From when I was born, the desire to dance was instilled in me by my Father.
I have watched him joyfully bounce each new baby on his knee since my youngest sister was born (15 years my junior), reciting the Tarentella and the ‘tillie ti, a tillie ti, a tillie ti, a tillie tee’ jostling and juggling the little grandchild like a bemused, dribbling, rag doll upon his knee. The bambollina was often a bundle of joy, laughing and hiccupping – then also a prisoner, shackled by two large, worn, scratchy hands, keen to be free of the relentless jiggling, high pitched banter and the stench of Carlton Draught.
I can only liken it to a theme park ride that you thought you would enjoy, though once you were on it you were not able to get off until it stopped. In the meantime you suffered dreadfully as you were thrown up and down, uncontrollably, your stomach lurching and your breath stuck in your gullet and screaming was the only relief.
The birth of a new grandchild saw each have their turn of the ‘tillie, tillie’ and then after about one year, there was no more ‘ti’. It all ended because once the baby was able to walk, running was the natural progression and they were much harder to pin down.
In this way the performing arts was introduced into our family from birth.
I was the quiet one, though performance was where I found my voice.
(Though I warn you quando mi venonu i cinque minuti– o mi unchinu i scattelli– watch out! ) (To reach the end of my tether).
Gathering with cousins on special occasions, the adults sat on chairs propped against the wall around the room. The centre piece was the black and white television turned “ON”. I never understood why as soon as there were visitors, we would turn “ON” the television, not “OFF”, and sat around it watching the images, while everyone competed with the audio and each other. I was able to decipher the plot because I became attuned to body language and the art of mime, however frustrated with the inability to fully tune into the program. So us kids created our own play.
The children would gather in another room. Here we set up a stage on the hearth of the heater, the slightly raised platform established the stage, or against the window where the curtains framed the performance area and we would open and close them to pronounce each act. At this young age of about 10, I would facilitate the acts. Each of us had to come up with a dance, or a song and get up in front of our cousins, exhibiting our talents. There was the introducer who would announce each act. We all took our turn and no one seemed to have performance anxiety or suffer stage fright. It was as if it was in our nature to perform.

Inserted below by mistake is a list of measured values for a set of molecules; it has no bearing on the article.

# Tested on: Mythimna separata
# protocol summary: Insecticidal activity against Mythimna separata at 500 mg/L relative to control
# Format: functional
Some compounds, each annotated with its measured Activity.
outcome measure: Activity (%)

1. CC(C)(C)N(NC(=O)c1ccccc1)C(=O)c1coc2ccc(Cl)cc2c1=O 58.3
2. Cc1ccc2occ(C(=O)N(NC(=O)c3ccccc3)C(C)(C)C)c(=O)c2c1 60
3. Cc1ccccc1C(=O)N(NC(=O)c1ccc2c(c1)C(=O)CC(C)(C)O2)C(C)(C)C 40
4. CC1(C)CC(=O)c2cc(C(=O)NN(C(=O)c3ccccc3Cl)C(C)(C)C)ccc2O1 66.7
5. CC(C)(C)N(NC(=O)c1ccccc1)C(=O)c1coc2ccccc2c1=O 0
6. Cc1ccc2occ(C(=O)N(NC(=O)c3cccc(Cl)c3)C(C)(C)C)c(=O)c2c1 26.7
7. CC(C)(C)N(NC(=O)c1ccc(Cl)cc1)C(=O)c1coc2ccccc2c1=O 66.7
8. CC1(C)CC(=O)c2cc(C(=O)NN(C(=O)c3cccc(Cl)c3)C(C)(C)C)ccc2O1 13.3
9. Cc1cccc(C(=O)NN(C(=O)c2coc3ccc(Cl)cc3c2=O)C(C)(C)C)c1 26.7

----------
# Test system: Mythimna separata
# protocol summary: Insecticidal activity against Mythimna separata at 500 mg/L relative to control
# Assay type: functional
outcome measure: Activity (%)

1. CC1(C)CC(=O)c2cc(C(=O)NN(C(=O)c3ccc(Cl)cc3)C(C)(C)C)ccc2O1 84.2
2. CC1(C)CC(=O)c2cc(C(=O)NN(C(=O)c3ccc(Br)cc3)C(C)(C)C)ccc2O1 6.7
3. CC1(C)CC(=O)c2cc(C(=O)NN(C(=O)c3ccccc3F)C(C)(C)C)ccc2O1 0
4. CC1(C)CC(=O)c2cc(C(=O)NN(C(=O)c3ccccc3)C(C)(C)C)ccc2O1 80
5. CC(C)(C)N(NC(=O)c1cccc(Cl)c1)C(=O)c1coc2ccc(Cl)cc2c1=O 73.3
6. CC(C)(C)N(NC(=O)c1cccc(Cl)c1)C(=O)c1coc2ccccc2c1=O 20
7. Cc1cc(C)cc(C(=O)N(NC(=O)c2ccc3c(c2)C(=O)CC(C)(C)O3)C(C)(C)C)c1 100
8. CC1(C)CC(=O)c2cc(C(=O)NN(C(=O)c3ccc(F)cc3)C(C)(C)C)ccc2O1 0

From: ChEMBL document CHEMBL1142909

It’s no surprise then that my major at University was drama, followed by theatre and media. I studied acting because I wanted to be an actress. Though I found myself producing and directing. I seemed to be able to bring a number of elements together to create performances for a paying audience. Not only was I able to audition and direct actors, design sets and find relevant technical support, I was an all rounder, taking care of marketing, front of house and catering single-handedly. For all the efforts of our family gatherings, I intuitively developed these skills with training and experience that have transcended and served each career move.
In my current role as a local government multicultural officer, I develop social concepts, ideas and gather multiple skill sets that bring people together in mutually beneficial experiences that enable positive social cohesion.
With a fresh 2020 – it’s been a rewarding 2019. It’s taken me 20 years to realise that I am not mental and I do not have an illness.
How can one nervous breakdown stop you from realising your true potential? For 20 years!
It was the turn of the millennia that switched my brain to psycho mode. I felt deficient, nervous, uncertain and this constant grating fear. The physical analogy is that it felt like having an itch, an unrelenting rash all over your skin. If you have ever contracted scabies, you’ll know what I mean.
The lesson is not to lie with the unfleeced.
You are not able to see what is under the fibres, deep at the root.
Therefore you find yourself inflicted.
Your sight deterred,
your neurons tainted by a pathway that loops.
How then to undo?
It’s taken me a while to find my health, within which there have been many moments of well – being and joy. I have to admit now that I have no mental illness and instead live with the gratitude of knowing that we are all a little bit mental. Being mental is generally normal. So to get out of my head I need to get into my body. With this knowledge then it’s time to dance!
Here then lies the symbolism of 2020, having the perfect vision for the year ahead.